Much preparation is necessary in order to let Hrbacek know exactly where he needs to direct the proton beam. Most importantly, during treatment, the patient must hold the head perfectly still, because he or she is sitting right in front of the beam of superfast protons. Even a light twitch would be enough, and the proton beam would hit the wrong place. To avoid this, a mask is custom made to fit the patient before treatment begins and a bite block — that is, a cast that fits the patient’s teeth, to bite down on during irradiation. These two components are fastened to the mask frame and thus permit no head movement. Only the eyes can still move. During irradiation, the patient must always actively work with us, Wagner emphasises, because the proton beam always comes from the same direction, from directly in front of the patient. Therefore, the patient has to turn the eye so that the tumour is exactly in the path of the proton beam. But how does the patient know where to look?
Eye contact with OPTIS
As a basis for each irradiation, the medical physicists at CPT use special software to construct a three-dimensional virtual model of the eye and the tumour. They first feed patient-specific information into the model, such as the length of the eyeball and the thickness of the lens, as well as the exact distances between the individual metal clips and between the clips and the tumour. When the patient comes to PSI for the first time, the radiation therapist takes two X-ray images of the head from different directions. These show only the bony structures of the eye socket and the metal clips, which lie in a specific pattern relative to each other. When the patient moves the eye, and with it the tumour, the position of the metal clips in the X-ray image also changes. Using the model, Hrbacek and his colleagues then calculate which viewing direction is best suited to ensure that the proton beam will hit the whole tumour and leave out sensitive structures like the optic nerve, the lens, and the cornea. The patient must look in this direction, which is indicated by a small LED light on the device. When we know what the optimal eye position is, we also know the optimal position of the clips , Hrbacek says. These must match each other absolutely at every irradiation session. Before treatment, therefore, control X-rays are taken which depict the metal clips.. A 0.2-millimetre deviation is still permissible, Hrbacek says, and then it is corrected.
Focused on the tumour
Protons destroy the genetic material DNA, so that the cells can no longer divide or grow. To successfully kill off all cancer cells in the eye, the beam must cover the full extent of the tumour. To that end, the proton beam is confined to the specific shape and size of the tumour by a type of aperture plate. At the same time, as far as possible, healthy tissue should be spared. Here, a particular characteristic of the proton beam proves advantageous. It is a property that distinguishes it from other types of irradiation: The beam exerts its maximum effect at a predetermined depth. This depth is set on the OPTIS device. Cells that lie before or behind the target site are not damaged by the protons. Normally, four irradiation sessions on directly consecutive days are sufficient, and then the treatment is finished. Heidemarie Wagner: Our patients are generally in a good state of health, and they are still fine after irradiation because they have no side-effects. So they can go right back to their normal life. Future plans for OPTIS Proton irradiation of ocular tumours at PSI is a success story. The specialists at CPT could rest on their laurels, if not for one thing that disturbs engaged researchers like Jan Hrbacek: Up to now, every patient has to undergo an operation under anaesthesia for the implantation of the metal clips. We would like to avoid this. His goal is a model of the eye that would make clips completely unnecessary for positioning. In a project funded by the Swiss National Science Foundation and approved by the Ethics Committee, he is using magnetic resonance imaging (MRI) to test how to best integrate high-resolution images of ocular tumours into a new virtual eye and tumour model. The model is complemented by an optical tracking system that captures the position of the eye in the OPTIS device and thus aids in localisation. Only when the new method functions accurately and with complete reliability will the patients be spared the surgical intervention. The researchers at PSI are working toward this goal.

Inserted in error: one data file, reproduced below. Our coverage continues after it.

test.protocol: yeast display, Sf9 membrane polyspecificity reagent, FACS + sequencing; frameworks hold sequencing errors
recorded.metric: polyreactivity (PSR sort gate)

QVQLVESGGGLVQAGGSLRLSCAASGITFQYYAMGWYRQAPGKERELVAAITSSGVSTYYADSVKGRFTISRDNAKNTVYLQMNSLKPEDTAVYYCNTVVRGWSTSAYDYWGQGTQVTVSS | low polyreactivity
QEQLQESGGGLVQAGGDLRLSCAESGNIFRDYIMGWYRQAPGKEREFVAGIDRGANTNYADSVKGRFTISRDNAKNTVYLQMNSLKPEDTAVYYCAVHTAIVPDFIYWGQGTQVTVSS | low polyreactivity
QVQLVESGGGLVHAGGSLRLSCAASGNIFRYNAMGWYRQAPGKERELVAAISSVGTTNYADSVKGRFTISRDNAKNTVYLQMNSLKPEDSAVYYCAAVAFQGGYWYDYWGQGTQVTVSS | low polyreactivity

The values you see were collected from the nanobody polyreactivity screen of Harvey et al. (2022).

Text: Sabine Goldhahn